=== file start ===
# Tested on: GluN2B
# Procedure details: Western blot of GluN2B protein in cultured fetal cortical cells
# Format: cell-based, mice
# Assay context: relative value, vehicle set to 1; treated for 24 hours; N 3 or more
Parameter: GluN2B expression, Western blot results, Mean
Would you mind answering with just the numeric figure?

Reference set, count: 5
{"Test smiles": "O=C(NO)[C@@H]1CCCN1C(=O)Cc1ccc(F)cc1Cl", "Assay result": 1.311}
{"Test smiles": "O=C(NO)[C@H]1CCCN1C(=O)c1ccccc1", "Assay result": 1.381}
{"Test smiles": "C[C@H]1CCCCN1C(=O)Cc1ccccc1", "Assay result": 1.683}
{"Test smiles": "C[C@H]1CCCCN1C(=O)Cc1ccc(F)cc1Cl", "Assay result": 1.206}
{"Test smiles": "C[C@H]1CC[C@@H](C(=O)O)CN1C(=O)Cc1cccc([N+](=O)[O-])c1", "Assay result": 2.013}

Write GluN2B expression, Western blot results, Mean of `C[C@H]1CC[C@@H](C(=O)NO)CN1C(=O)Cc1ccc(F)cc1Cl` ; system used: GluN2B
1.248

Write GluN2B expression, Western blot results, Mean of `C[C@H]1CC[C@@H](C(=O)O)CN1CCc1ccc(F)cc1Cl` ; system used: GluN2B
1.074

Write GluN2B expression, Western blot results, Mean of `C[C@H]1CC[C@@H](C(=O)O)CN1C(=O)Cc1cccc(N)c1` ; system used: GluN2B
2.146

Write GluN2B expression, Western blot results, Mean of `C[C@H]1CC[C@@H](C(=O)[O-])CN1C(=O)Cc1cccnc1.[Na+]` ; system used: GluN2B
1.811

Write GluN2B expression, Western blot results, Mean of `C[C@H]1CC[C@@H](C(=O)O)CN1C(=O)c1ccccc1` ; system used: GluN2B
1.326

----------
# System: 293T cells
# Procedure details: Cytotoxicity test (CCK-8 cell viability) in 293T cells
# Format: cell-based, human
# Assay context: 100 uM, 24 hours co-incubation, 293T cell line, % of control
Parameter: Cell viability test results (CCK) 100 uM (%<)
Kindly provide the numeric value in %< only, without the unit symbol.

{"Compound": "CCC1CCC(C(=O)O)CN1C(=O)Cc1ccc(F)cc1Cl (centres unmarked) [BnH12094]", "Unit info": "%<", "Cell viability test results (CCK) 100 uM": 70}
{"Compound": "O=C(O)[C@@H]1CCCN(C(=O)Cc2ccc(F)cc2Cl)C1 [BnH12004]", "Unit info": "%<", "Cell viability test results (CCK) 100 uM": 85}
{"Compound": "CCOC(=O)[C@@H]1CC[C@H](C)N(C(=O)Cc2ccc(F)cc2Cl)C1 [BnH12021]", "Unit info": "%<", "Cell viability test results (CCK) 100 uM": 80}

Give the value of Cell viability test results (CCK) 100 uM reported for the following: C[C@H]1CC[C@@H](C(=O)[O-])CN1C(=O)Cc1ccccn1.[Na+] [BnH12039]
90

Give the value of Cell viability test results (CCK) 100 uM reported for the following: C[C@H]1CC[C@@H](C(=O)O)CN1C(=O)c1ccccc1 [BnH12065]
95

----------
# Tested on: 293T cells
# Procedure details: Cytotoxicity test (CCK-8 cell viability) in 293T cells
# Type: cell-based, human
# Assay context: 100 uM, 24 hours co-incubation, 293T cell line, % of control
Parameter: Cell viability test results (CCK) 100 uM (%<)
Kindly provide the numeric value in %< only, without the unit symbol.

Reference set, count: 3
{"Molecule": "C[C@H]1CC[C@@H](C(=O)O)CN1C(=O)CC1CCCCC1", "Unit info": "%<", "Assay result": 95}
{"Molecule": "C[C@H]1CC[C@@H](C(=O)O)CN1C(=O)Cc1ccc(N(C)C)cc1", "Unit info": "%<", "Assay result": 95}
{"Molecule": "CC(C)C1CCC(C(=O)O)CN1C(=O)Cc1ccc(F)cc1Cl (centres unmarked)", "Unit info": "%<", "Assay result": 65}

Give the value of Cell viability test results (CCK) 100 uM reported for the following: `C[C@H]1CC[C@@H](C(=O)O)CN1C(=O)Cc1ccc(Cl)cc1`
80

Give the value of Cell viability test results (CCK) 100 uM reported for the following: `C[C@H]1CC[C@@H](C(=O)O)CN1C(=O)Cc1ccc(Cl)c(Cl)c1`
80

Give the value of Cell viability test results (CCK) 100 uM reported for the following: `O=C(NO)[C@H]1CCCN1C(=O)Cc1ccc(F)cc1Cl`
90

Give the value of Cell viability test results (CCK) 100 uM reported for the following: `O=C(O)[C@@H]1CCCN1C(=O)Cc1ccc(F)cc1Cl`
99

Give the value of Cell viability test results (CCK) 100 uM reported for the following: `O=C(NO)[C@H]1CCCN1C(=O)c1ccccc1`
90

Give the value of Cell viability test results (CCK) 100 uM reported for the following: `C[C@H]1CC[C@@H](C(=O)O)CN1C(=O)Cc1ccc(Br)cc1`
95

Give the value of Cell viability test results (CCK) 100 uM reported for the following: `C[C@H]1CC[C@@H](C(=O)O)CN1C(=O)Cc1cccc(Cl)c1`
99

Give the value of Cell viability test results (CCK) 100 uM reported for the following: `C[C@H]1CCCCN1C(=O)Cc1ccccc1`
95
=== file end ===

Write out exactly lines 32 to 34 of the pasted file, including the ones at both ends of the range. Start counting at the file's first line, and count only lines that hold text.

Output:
{"Compound": "CCOC(=O)[C@@H]1CC[C@H](C)N(C(=O)Cc2ccc(F)cc2Cl)C1 [BnH12021]", "Unit info": "%<", "Cell viability test results (CCK) 100 uM": 80}

Give the value of Cell viability test results (CCK) 100 uM reported for the following: C[C@H]1CC[C@@H](C(=O)[O-])CN1C(=O)Cc1ccccn1.[Na+] [BnH12039]
90